1-on-1 with Redshirt Freshman Brandon Bryant

Mississippi State redshirt freshman safety Brandon Bryant talks one-on-one with Gene's Page.

You know you will be playing this season after redshirting last season. How did the redshirt season help you prepare for this season?
"It was great for me because I had the chance to learn and become more physical and better mentally. It was a great year for me."

What is it like knowing that in a few weeks you will be playing college football in the SEC?
"It is very exciting but I am just focused on camp right now. I want to constantly get better and be consistent. But I know the time is coming so I have to buckle down and get ready."

What was the biggest transition for you last year coming from high school?
"Evaluating film. I had to learn how to evaluate film. I had to learn what offenses were doing and why they were doing it. The learning curve my freshman year was hard for me. I didn't know too much coming out of high school. I didn't have the coaches and we didn't have the technology that we have here. I know everything now so my learning curve is over."

How long did it take for you to learn everything?
"During my redshirt freshman year we didn't learn much. We just contributed what we did in practice. We didn't get coached as much. But after the season was over I started to get into the playbook and in the film room everyday with the older guys and asked them questions. I would talk to guys like Kendrick Market and Kivon Coman. I would ask them why is that happening and why do we do this? And they would break it down for me."

Going back to film evaluation, what does the safety key on when he watches film?
"Basically, we key on our technique first because technique plays a big part in how you play. If you don't have the technique then you can't properly make the play on the field. You evaluate your footwork, your technique, your eyes, everything like that."

Ok, you got that down. Then, what do you key on when watching the offense?
"I key on the form code, how the receivers are lined up, the running backs, the quarterbacks. The safeties are like the quarterbacks on offense. We have to evaluate the entire offense, set it out and tell everyone what they are supposed to do. When they motion we have to call it out."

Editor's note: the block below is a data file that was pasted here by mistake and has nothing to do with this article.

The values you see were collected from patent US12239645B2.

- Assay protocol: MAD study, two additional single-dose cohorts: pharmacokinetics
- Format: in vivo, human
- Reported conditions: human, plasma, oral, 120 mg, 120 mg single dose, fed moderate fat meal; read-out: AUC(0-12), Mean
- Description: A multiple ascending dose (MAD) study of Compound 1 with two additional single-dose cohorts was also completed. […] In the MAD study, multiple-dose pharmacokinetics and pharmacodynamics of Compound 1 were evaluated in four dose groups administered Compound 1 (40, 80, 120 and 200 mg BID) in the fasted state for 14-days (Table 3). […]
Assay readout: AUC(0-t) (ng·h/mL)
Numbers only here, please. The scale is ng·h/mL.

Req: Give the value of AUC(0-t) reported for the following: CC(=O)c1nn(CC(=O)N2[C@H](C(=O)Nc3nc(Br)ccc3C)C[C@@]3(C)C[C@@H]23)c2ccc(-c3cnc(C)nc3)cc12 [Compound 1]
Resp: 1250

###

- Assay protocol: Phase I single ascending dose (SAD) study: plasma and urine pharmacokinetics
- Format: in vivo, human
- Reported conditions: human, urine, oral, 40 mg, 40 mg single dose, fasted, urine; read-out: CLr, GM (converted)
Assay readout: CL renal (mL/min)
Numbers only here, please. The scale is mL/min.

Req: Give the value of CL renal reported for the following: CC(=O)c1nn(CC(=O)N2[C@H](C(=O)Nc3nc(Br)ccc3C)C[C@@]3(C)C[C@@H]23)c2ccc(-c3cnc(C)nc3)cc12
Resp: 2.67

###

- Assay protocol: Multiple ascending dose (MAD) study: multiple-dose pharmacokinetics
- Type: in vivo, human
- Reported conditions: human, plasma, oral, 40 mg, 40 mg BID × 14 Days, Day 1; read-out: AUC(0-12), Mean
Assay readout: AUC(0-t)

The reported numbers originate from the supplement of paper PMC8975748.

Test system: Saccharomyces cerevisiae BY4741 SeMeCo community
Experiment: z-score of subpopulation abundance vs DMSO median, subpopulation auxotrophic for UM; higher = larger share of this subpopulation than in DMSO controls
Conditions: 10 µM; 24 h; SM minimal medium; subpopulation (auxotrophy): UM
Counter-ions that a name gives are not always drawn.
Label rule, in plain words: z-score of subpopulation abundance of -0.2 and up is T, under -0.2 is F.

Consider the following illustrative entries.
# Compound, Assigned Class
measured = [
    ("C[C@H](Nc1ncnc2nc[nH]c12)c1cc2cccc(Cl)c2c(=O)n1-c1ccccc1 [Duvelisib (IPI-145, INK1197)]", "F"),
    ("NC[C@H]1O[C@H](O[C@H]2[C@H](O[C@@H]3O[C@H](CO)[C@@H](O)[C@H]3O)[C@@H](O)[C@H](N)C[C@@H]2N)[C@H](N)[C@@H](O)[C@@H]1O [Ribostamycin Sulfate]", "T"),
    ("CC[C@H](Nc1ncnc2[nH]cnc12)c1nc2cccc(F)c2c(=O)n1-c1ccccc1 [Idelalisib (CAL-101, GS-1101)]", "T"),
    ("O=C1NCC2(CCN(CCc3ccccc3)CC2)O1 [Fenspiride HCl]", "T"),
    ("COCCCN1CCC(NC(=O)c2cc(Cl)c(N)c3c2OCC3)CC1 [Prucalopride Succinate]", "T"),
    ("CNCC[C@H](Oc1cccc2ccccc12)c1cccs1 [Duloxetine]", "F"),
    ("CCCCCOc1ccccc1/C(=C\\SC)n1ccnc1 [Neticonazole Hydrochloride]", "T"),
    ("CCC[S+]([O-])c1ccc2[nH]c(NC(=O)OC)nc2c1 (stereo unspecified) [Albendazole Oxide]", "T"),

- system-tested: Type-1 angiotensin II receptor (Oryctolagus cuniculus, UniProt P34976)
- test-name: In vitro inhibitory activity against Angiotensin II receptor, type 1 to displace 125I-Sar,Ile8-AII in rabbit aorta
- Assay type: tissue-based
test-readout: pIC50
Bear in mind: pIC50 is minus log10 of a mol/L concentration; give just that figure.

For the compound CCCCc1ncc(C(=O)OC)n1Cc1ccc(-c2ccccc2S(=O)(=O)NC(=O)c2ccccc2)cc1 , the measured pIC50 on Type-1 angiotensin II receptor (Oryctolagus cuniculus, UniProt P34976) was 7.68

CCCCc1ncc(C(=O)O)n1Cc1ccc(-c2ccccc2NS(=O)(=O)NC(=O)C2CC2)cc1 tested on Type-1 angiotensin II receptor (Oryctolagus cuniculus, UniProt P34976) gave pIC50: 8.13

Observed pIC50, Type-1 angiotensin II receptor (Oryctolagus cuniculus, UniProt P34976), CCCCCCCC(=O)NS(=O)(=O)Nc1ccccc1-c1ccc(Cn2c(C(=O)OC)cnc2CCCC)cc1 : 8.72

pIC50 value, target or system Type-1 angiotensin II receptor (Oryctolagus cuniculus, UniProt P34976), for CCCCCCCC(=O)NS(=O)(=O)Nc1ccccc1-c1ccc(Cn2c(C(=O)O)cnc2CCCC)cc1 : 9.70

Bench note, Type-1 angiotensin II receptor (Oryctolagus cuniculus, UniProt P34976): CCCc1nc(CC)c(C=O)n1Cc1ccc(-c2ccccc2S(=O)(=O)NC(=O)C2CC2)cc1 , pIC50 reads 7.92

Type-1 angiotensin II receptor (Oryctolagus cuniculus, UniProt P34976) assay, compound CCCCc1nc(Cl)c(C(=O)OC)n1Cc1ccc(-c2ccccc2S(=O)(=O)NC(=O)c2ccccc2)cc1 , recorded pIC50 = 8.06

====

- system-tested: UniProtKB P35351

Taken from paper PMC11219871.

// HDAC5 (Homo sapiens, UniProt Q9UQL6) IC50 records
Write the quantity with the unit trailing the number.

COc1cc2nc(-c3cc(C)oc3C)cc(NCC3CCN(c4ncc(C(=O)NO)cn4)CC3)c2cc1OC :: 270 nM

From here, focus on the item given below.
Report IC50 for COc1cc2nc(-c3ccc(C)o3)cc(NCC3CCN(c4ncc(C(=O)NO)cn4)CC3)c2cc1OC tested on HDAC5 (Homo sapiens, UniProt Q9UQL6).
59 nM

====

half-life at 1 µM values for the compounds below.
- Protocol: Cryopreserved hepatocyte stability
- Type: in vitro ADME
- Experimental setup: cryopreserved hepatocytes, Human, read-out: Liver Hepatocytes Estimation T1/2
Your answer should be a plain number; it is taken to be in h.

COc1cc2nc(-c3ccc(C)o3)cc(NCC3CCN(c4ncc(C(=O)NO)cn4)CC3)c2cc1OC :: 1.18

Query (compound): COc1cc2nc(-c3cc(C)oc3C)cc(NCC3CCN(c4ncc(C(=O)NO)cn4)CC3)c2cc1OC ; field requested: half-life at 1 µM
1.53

Who are you yelling the instructions to?
"The cornerbacks and the linebackers. The linebackers are responsible for the D-line and the safeties are responsible for the cornerbacks and linebackers."

Are any of the position players yelling things to you as well?
"The linebackers. And the corners sometimes when they see different stuff than we do. When they see wide receivers with cut splits or another tight end. We'll then call the change."

Not only are you having to cover passes and make tackles but you are also having to read the offenses, then call out defensive information. That is a lot of responsibility. How long did it take to be comfortable with all of that? "It took the spring and summer for me to learn everything. When Coach (Manny) Diaz came in. Coach Diaz is all about detail and knowing where we are supposed to be. It really didn't take me long to learn it. But in the spring I really practiced hard and learned everything then. In the summer I also worked hard with some of the (graduate assistants)."

You are lucky because you have a position coach who has been coaching safeties for years. How much does it help to have a coach like that?
"Coach Hughes is a very good coach. He is patient with us. He explains everything and lays everything out for us. He is a very calm guy. We go about our business in the meeting room. We don't joke around. We go in there and prepare for everything. We don't have to worry about anything when we get to practice because he has repeated everything over and over. The repetition has gotten into your head."

Gene Swindoll is the publisher of the GenesPage.com website, the source for Mississippi State sports on Scout.com sports network. You can contact him by emailing swindoll@genespage.com.

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